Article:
Sorghum is grown between latitudes of 42 °N and 42°S. Many of the sorghums grown at low latitudes less than 14 °N and S are highly photoperiod sensitive. Sorghum is a short-day plant and flowering is advanced under short-days. Techniques that can rapidly advance flowering will help breeding programs aimed at improving sorghum for the post-rainy (rabi) season, by advancing two generations a year instead of the one that is currently possible. This would double the rates of genetic gain per year. This study was designed to enhance generation advance in photoperiod and post-rainy sorghums under short days. The objectives of this project was to develop 1): techniques to produce rapidly the seeds for generation advance in photoperiod sensitive sorghum and 2): more lines advanced to next generation in a cost effective and adaptable manner in limited time and space.
Experiments were carried out during 2000-2002 under glasshouse conditions at the International Crops Research Institute for the Semi-Arid Tropics, Patancheru, India. Shortday treatments (8h day length) were imposed by covering the plants from emergence to 35 days after emergence (DAE) with a manually operated blackout facility of 3m long by 1.7m wide by 1.5m high. To determine the optimum time for short-day treatment, experiments were conducted at various periods during the year. Fifteen genotypes ranging in their photoperiod sensitivity and representing possible photo-period responses of cultivated sorghum were used in this study. Though flowering was induced under short day treatments, growing sorghum plants up to maturity in small pots was not effective. Plants showed both depressed growth and nutritional disorders despite receiving adequate nutrients. Therefore, seedling were grown in small Styrofoam cups (6.5 cm diameter of 150 cc) under short-day treatments up to 35 DAE and then seedlings were transplanted into big pots (33 cm diameter of 13,200 cc) or in field and grown until maturity.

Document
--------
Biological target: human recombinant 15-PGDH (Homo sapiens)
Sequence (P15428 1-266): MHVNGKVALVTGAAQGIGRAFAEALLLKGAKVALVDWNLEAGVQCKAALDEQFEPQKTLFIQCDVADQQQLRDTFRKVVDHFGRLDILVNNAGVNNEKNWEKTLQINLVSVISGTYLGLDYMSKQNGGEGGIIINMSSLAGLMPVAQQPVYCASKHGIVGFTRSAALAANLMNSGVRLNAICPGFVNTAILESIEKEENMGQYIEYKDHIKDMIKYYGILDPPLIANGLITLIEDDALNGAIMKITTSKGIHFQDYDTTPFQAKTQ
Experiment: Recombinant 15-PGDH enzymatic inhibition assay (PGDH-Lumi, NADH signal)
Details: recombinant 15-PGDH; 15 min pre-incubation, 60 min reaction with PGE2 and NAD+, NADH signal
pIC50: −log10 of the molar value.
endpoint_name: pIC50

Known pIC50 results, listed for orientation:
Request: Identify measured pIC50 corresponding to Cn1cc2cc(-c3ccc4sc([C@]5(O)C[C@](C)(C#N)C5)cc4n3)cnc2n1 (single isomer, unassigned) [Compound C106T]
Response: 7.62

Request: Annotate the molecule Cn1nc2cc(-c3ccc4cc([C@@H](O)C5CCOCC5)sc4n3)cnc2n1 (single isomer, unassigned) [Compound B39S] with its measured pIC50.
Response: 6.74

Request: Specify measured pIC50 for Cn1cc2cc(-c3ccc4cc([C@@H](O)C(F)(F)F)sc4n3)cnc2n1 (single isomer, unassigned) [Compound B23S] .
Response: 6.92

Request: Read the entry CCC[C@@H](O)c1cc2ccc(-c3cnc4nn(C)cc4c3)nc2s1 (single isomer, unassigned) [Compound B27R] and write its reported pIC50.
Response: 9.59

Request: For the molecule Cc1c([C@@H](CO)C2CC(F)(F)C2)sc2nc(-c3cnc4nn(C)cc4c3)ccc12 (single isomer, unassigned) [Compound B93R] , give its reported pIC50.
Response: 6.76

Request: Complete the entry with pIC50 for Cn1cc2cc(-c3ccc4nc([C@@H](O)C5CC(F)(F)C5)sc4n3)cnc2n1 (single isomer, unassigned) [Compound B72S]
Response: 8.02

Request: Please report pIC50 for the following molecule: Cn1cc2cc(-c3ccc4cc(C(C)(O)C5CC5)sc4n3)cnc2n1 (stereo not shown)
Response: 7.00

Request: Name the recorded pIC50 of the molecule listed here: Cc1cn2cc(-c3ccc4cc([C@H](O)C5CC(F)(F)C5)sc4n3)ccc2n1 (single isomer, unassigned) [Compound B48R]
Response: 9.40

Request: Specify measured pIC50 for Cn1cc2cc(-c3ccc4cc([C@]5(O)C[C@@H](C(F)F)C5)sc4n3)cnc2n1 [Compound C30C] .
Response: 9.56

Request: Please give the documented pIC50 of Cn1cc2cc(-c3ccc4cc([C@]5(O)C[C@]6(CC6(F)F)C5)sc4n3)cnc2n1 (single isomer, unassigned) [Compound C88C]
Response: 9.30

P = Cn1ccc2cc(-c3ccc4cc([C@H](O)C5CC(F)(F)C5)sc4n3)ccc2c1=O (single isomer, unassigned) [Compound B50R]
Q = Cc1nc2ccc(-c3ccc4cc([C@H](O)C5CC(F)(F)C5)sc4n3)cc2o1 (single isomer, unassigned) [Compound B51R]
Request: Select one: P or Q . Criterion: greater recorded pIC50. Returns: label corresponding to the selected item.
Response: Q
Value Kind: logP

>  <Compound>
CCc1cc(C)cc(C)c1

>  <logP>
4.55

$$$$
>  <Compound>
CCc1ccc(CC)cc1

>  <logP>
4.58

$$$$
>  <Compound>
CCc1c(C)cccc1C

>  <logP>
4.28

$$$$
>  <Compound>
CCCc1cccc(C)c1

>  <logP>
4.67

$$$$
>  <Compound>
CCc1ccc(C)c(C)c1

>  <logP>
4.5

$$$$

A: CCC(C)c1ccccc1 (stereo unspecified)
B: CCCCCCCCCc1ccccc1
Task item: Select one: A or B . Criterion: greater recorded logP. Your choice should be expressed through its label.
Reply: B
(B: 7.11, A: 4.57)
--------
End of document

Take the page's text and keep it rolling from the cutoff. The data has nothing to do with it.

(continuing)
Flowering was advanced by short-day treatment in most genotypes. However, the plantings where the mean temperatures during the panicle development were greater than 28°C was not effective in seed set. In these experiments the daily mean temperatures exceeded the reported optimum temperature for sorghum and resulted in delayed flowering under short day treatment. Further in some genotypes the spike-lets were sterile when the daily mean temperatures during panicle development exceeded the optimum temperature. Therefore, any period (except April and May in this study) where the daily mean temperatures during the year do not exceed 28°C is recommended for short day treatment for inducing flowering in sorghum. To accommodate more plants in the short day treatment, it was decided to grow the seedling in small Styrofoam cups up to 35 DAE under short days and then transplant them into bigger pots or into field. Transplanting by uprooting usually sets back the plant growth and delays flowering in sorghum. However, in these experiments the intact transplanting of plants from the Styrofoam cups showed no such depression.
• Any period (except April and May in this study) where the daily mean temperatures during the year do not exceed 28 °C is suitable for short-day treatment to advance time to flowering in sorghum. 2nd April 2001 2
• Short-days (8h day-length) cycles from emergence to 35 DAE are sufficient to induce flowering in most photoperiod sensitive genotypes.
• Short-day treatments can be given to plants grown in small pots (in Styrofoam cups) and transplanted at 35 DAE to either big pots or field.